From: American Astronomical Society
Posted: Wednesday, July 20, 2011
For the past 54 years, investments in America's space program have yielded tremendous benefits* for American taxpayers, but looming cutbacks to science and technology (S&T) investments -especially in the space program - seriously threaten future benefits.
Today's economic situation assuredly will result in cutbacks to government funded activities, but investments in S&T must be protected because they are the seed corn for future economic growth and American global leadership.
The first actions on the FY2012 budget are now being taken by the House of Representatives and they do not bode well for the S&T investments in space activities. Department of Defense space programs would be cut by at least $900 million; NASA by $1.9 billion; and NOAA's satellite activities by more than $300 million. The proposal to transfer the Landsat program from NASA to the U.S. Geological Survey (USGS) would be denied and the Department of Energy could not fund its share to restart plutonium-238 production for future probes to explore the solar system.
At risk are not only the programs themselves - from new generations of GPS navigation satellites and civil and military weather satellites to new astrophysics, planetary exploration and earth science missions to human exploration - but the high tech and scientific jobs that go with them. Also imperiled by cuts in both the defense and NASA budgets are investments in space technology that could lead to more cost effective solutions to meeting the country's goals and requirements in space and the myriad areas that space technology impacts directly and indirectly. On a bipartisan basis, the White House and Congress have strongly supported the need for increased STEM education, but if federal funding for S&T is cut substantially, relevant jobs will be lacking to attract the next generation into pursuing these critical skills.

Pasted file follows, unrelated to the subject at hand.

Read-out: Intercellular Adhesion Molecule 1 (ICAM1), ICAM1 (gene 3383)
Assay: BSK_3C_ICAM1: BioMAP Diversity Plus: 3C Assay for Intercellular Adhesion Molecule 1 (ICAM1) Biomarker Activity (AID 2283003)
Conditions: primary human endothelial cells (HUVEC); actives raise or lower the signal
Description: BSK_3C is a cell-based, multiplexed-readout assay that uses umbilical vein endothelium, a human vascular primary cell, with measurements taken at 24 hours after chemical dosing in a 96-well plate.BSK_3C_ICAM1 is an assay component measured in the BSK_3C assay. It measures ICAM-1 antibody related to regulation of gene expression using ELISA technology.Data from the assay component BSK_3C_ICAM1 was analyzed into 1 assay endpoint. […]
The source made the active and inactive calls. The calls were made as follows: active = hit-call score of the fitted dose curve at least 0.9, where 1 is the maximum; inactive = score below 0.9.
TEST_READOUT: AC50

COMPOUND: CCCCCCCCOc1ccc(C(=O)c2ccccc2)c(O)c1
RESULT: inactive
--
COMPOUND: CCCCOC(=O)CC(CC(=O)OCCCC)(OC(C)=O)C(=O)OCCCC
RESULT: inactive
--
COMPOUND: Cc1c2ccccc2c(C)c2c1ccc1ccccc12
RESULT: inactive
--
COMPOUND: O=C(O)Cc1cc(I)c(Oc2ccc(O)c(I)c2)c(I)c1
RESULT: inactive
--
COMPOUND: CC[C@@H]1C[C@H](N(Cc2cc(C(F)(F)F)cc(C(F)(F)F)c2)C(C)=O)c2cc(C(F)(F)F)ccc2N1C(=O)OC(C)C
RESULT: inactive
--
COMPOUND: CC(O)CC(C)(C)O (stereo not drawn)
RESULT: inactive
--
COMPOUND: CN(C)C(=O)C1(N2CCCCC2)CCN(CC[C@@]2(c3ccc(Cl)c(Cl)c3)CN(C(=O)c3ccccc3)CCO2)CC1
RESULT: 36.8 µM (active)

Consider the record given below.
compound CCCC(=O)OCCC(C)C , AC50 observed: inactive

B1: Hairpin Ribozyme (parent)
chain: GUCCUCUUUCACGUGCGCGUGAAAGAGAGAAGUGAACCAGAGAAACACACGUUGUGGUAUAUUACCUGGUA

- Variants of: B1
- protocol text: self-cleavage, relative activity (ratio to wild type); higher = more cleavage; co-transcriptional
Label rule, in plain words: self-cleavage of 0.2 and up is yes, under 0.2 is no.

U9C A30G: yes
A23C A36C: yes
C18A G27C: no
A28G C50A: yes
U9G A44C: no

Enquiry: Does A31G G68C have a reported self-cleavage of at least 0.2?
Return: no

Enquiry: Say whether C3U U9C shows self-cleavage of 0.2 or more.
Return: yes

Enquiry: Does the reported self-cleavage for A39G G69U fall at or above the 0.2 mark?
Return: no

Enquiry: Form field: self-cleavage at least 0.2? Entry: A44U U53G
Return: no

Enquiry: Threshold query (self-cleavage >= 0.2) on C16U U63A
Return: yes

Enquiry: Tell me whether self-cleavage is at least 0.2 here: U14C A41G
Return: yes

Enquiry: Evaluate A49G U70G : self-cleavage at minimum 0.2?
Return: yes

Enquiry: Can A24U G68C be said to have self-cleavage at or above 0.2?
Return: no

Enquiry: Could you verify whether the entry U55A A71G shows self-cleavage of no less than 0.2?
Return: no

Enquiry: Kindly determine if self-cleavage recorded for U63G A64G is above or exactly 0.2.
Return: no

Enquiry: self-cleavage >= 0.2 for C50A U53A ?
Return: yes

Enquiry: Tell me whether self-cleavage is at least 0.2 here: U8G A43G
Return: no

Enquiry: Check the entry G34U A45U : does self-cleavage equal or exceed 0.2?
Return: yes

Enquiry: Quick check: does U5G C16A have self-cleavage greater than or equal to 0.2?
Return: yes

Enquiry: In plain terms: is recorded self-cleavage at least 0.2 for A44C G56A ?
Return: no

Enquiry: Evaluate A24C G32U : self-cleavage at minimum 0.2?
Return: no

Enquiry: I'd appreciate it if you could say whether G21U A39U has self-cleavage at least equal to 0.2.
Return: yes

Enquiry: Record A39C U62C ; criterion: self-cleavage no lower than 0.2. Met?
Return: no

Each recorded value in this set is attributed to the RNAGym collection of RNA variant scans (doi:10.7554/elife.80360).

The number one long-term issue facing our country's leaders is economic growth, including job creation, GDP growth and increasing the balance of trade. Without a growing economy that creates new high wage jobs, our future is grim. For the private sector to help steward this growth, it needs sustainable, reliable federal budgets and investments by the government in technology innovation across the board, including aerospace.
We applaud the House Appropriations Committee for the pace at which it is moving forward with the appropriations bills to fund the fiscal year that begins on October 1. We understand the need to reduce the deficit. But we must not jeopardize our future by dramatic cuts to the central core of our nation's economic development - investments in science and technology, particularly those associated with the space program.
"The nation's economic future depends on U.S. leadership in high-tech investments" said AAS Executive Director Jim Kirkpatrick. "What this country needs is sustained investment in technological innovation - especially in aerospace - that will assist in creating new products and markets and therefore new revenue and job growth."
* The benefits of investing in space activities have been expounded upon many times, including in the annual Space Report from the Space Foundation; NASA's annual Spinoff reports; an article by House Science, Space and Technology Committee Chairman Ralph Hall in the July 14, 2009 issue of The Hill newspaper; and at a May 18, 2011 hearing before the Senate Commerce, Science and Transportation Committee. A case study of the impact of a specific NASA technology development -- software for structural analysis that has become the world's standard - is available online.
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